Artists adapt to life during the pandemic

By CHEN NAN | China Daily | Updated: 2021-11-10 07:34
Share - WeChat
Chorus members of the Xi'an Symphony Orchestra are conducted by Zhu Yizhang during the online event on Oct 31. An edited version of the concert has been viewed about 1 million times. Photo provided to China Daily

New ways explored to connect with audiences

The lights dimmed, the conductor lifted his baton, and chorus members started to sing at a concert given by the Xi'an Symphony Orchestra in Shaanxi province on Oct 31.

However, this performance at the Xi'an Concert Hall was special, as it was staged in an empty auditorium.

Conducted by Zhu Yizhang, the livestreamed concert attracted more than 40,000 viewers that night and the next day, and an edited version has been viewed about 1 million times online.

Titled Don't Worry, the concert was staged for audiences unable to attend live performances during the coronavirus outbreak, and also to pay tribute to front-line healthcare workers.

A total of 11 pop songs, such as Legend, written and first performed by singer-songwriter Li Jian, and Big Fish, written by Qian Lei and Yin Yue, which was debuted by singer Zhou Shen, were adapted into choral songs for the concert.

The chorus, launched in 2017 by the orchestra, decided to stage the special online concert after two new locally transmitted COVID-19 cases were identified in Shaanxi among a tour group in Xi'an on Oct 17.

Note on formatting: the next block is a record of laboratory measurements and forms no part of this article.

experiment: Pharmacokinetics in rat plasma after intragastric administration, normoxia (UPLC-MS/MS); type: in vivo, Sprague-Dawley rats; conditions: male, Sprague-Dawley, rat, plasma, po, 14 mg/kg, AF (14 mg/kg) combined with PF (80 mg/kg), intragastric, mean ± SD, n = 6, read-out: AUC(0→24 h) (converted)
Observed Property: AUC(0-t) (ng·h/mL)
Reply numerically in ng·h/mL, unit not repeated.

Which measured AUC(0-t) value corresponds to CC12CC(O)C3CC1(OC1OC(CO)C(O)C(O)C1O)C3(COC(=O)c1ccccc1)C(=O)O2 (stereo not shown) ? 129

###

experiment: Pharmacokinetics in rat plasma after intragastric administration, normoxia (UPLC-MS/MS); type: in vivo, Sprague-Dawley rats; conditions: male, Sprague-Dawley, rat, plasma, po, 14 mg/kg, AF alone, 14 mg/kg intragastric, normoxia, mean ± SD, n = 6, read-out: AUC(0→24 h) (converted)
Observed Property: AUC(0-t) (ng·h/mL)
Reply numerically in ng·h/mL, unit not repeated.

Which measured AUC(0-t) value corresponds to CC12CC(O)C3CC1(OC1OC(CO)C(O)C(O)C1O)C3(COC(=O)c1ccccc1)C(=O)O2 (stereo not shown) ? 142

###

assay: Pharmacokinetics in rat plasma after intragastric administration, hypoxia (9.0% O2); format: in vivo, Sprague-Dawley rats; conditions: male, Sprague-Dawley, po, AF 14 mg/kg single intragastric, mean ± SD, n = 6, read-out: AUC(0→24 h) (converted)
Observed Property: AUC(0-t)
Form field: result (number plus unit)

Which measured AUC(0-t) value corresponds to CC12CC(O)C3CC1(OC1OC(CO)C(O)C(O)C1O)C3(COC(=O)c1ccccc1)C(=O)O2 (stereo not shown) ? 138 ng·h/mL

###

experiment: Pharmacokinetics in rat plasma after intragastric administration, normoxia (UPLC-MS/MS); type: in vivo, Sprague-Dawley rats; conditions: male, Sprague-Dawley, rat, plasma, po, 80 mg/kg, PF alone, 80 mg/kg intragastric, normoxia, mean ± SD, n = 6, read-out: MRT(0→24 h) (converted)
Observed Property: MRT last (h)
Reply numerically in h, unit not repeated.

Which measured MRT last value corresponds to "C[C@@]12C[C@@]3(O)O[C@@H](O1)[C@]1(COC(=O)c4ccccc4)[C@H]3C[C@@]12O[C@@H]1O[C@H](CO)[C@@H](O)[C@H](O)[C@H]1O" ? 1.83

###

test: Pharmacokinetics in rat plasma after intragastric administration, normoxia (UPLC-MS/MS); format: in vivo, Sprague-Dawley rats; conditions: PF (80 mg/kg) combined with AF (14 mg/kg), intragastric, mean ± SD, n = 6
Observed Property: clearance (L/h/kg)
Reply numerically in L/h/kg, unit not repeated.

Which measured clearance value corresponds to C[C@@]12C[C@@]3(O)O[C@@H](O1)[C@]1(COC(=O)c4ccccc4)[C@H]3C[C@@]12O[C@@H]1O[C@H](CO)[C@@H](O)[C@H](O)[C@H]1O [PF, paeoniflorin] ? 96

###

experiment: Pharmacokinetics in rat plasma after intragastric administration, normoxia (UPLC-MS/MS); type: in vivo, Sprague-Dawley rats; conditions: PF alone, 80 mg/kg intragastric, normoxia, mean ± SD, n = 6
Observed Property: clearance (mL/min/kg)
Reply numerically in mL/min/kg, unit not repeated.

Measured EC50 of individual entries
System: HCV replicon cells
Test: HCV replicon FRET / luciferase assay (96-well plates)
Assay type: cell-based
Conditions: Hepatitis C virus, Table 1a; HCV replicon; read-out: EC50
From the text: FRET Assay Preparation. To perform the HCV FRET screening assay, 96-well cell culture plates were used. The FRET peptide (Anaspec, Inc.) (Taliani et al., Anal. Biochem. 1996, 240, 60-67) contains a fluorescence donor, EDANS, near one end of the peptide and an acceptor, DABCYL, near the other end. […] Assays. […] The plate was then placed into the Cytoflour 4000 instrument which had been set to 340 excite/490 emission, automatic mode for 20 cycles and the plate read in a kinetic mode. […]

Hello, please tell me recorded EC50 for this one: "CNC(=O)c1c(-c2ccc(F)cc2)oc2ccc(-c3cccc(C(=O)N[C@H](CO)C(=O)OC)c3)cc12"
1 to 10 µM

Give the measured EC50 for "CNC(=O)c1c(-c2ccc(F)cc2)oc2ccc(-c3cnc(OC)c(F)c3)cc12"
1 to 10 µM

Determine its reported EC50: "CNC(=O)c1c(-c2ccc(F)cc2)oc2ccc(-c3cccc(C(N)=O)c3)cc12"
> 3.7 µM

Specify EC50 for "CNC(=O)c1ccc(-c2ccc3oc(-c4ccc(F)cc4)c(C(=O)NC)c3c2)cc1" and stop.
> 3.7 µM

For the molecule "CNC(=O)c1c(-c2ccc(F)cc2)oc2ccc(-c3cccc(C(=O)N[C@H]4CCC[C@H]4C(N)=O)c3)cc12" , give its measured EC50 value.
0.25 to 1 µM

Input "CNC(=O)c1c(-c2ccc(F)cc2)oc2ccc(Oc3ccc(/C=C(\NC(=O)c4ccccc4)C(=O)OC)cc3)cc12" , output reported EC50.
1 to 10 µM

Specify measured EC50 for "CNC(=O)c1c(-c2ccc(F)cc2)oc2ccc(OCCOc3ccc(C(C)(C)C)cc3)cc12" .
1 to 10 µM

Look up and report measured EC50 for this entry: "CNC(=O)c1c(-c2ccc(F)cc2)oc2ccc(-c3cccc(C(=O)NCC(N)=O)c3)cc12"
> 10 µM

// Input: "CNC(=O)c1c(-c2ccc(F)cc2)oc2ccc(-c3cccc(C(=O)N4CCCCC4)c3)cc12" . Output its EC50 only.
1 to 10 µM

Cao Jiwen, branding director of the orchestra, said the Xi'an Concert Hall, home to the ensemble and its chorus, is located close to popular scenic areas, such as Giant Wild Goose Pagoda and the Great Tang All Day Mall Pedestrian Street, which the tour group visited.

To rehearse for the concert, the chorus and staff members at the venue were given nucleic acid tests every 48 hours.

Cao said the live concerts due to be performed by the orchestra and chorus were canceled after the new cases were detected in Xi'an, including the orchestra's nationwide tour and performances for its new season.

"Fears about the virus have been with us for the past two years, and may be around for some time, so we decided to stage an online concert for people in the hope of offering them comfort, making them feel less lonely, and allowing them to enjoy the performance from the comfort of home," Cao said.

The performance was livestreamed on Bilibili, one of China's most popular online video sharing and entertainment platforms, which is known for its danmu (bullet screens) service, on which viewers post real-time comments while watching a film or show.

Cao said, "I was touched when I saw a screen full of comments from online audience members offering one another support."

1 2 3 Next   >>|
Copyright 1995 - . All rights reserved. The content (including but not limited to text, photo, multimedia information, etc) published in this site belongs to China Daily Information Co (CDIC). Without written authorization from CDIC, such content shall not be republished or used in any form. Note: Browsers with 1024*768 or higher resolution are suggested for this site.
License for publishing multimedia online 0108263

Registration Number: 130349